2009 Yamaha XT250 in action

2009 Yamaha XT250 in action

When the pavement peters out, the Honda and Yamaha can both be ridden quickly over suspect terrain. It’s the bigger bumps and washboard straightaways that let the Kawi’s handling and power shine through. The XT and CRF go head-to-head on dirt roads, the power advantage going to the XT, and the handling honors to the CRF. At trials-rider speeds, the Honda’s low first gear is a plus. All of the bikes are comfortable in a Dakar-style standing position and comport themselves well when steered by the pegs. When seated, the Honda and Yamaha–with seat heights of 31.9 inches, 3 inches lower than the Kawasaki–are low enough to build confidence in new riders, but experienced pilots preferred the taller KLX. With a nod to long rides off the pavement, Kawasaki fitted a dirt-ready oiled-foam air filter, while the Honda sports a modular paper element/anti-backfire screen combo and the Yamaha gets by with a tiny paper element. Only the KLX provides any protection for its aluminum cases, a small glide plate and case/water pump guards welded to the frame. One guard on our test bike had already been whacked hard enough to crack the weld.

When Monday arrives and the multitaskers switch to city life, where getting small means getting around, it’s harder to pick a favorite. The Yamaha’s tight turning radius and gentle manners give it an edge in cutting through gridlock, but the taller KLX provides a better view and commands a bit more respect. It’s also the only one here with the moxie for more than a couple exits worth of freeway travel. The mileage prize goes to the Honda, returning a frugal 73.1 mpg, while the XT takes second place with 64.0 mpg to the KLX’s 59.9. The order is the same when you look at computed range: 168.1 miles on a full Honda tank, 166.4 (153.6 in California) for the Yamaha, and just 119.8 for the Kawasaki.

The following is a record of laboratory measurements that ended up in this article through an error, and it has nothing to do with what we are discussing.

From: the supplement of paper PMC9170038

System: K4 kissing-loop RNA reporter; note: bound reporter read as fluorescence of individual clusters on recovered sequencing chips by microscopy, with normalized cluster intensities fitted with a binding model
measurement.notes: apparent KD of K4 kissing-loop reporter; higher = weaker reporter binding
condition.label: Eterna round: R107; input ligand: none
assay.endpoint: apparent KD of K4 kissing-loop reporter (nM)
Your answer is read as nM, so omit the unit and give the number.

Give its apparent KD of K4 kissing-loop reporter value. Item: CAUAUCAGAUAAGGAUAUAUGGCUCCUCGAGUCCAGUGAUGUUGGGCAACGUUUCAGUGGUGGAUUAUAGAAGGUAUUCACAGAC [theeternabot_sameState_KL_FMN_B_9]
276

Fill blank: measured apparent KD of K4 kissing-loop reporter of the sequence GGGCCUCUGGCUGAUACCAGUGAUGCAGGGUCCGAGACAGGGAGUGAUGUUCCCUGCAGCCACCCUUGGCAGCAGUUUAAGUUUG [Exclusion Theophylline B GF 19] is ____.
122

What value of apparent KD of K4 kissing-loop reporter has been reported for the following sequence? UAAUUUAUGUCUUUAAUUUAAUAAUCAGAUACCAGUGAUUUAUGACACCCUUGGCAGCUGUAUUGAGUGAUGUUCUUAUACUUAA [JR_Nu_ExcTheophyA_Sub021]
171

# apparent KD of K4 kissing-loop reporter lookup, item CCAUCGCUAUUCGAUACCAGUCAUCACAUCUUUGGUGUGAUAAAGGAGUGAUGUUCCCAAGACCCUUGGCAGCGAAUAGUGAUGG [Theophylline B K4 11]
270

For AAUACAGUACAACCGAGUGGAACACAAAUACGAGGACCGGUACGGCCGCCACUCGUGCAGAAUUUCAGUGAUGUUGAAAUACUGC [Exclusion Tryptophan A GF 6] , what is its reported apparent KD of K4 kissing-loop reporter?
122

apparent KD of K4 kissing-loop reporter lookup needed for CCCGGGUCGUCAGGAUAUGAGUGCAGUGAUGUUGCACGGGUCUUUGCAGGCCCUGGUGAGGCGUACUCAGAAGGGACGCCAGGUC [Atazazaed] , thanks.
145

Any bike in our quarter-liter quiver will get you to work, school, or into the boonies and back again without complaint. And any of them will take a bite out of your fuel bill. The best bike is the one that satisfies your budget, expectations and riding style. The Honda and Yamaha are simple motorcycles better suited for less experienced riders or those who ride at a more relaxed pace. The Yamaha’s free-revving motor is a gem, and it’s the easiest to ride, but its suspension can limit spirited riding. The CRF is the least expensive